People say ‘it isn’t about the destination, but how you get there that really matters.’
It’s a fair point – but for your webpages, social media and emails, the end game is pretty high in terms of importance.
The images you attach, videos? They are the lure for the reader.
Everyone has the world at the end of their thumb, so as people scroll through their emails and social media, you need something pretty eye-catching to stop that scroll.
But once you’ve stopped them, what next?
You don’t want an awkward moment where you’ve shouted someone’s name, ran over to them and then said nothing. Once you’ve snapped them from their scrolling routine, you now need to convince them that stopping was a good idea.
Is there something in it for them? Time is precious to us all, so you better have something lucrative, shiny or mind-blowing for them, otherwise their thumb will continue its exercise routine and walk right on by.
And that is where the writing comes into play.
You have to make a mark in that opening sentence. Make people want to read more. It could be a sentence that leaves you in suspense;
“Frozen fruit and veg juiced in just 5 seconds? It WAS impossible, until now…”
Or you could focus on a single aspect, one that you know is a cause of pain for most customers in your sector;
“Eating healthy is great, but there’s no time in the mornings. There is now, because everyone has five seconds for the freshest fruit smoothies.”
Or you could tell a story, one that might be aligned with what your customers want to hear;
“Julia G.lost a stone in just three weeks by including a fresh fruit smoothie into her diet. But at the beginning, she didn’t have the time and often skipped breakfast…”
With a solid, well-directed couple of paragraphs, you’ve moved your reader onto the next step – and it’s the most difficult one.
The clincher. The ole’ fish in the net. The rabbit in the trap. The bona-fide, concrete, confirmed lead.
And that’s done in part by the first two steps above and one final thing.
The call to action.
That humble little button at the end, often in a rainbow of colours. The problem is, with so much online shenanigans from dodgy types looking to grab your details and money – there’s trepidation in clicking a button.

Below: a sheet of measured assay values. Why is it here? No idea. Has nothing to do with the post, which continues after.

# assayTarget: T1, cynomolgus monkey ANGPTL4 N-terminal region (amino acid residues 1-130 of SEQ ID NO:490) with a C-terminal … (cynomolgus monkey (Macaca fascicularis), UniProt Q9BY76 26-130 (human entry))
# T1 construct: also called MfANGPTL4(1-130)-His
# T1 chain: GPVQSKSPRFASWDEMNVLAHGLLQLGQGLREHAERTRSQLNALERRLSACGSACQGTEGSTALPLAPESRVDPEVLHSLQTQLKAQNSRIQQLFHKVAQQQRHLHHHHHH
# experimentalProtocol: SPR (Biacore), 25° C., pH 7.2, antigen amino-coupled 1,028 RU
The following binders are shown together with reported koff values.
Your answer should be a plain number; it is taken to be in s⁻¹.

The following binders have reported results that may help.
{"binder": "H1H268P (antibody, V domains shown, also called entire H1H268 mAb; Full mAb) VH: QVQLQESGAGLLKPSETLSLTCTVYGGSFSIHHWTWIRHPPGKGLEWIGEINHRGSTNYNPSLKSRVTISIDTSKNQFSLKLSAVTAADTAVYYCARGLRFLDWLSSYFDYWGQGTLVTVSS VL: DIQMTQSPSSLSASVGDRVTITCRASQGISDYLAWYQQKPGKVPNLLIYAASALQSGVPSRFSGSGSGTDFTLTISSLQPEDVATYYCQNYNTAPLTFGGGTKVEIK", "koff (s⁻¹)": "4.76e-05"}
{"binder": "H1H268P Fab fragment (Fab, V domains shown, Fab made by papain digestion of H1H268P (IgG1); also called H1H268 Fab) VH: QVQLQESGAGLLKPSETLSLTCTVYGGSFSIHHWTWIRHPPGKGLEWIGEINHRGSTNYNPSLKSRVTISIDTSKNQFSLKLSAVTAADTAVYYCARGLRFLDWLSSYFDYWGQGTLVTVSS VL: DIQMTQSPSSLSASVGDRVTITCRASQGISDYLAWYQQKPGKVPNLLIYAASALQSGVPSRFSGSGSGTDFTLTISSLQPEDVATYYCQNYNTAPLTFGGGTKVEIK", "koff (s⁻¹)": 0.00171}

It used to be an innocent action, but now there needs to be trust involved.
So your website better look sharp. Your words had better be convincing and your product had better be as good as you know it is.
Once all those hurdles are leaped, you must now decide how you want to approach the CTA (call to action).
You can’t just rush in and press a pen in their hand and force them to sign. It’s a bit eager, right?
It will scare them off.
You’ll require something a bit savvier than that. You’ll need to underline. Remind.
So repeat again how you can solve their worries. How you can save cash/time.
And then make sure they remember how brilliant what you’re offering actually is.
If you’re running a promotion with a discount or a freebie? Say it again.
And lastly? A quick note to tell people that this is an uncommitted action. You’re not signing them up for 24 months. You’re not going to take their prized Spaniel in the will.
It’s jus t a button to register an interest.
And the button itself? Try and keep it short if you can, but if it’s longer than a few words, at least make it memorable.
And the good news is I’m available for garden centre openings, Bar-Mitzvah’s and baby gender reveal parties.
I’ll get your business the attention it deserves.
All you have to do is click the button and get in touch.
Speak to you next week!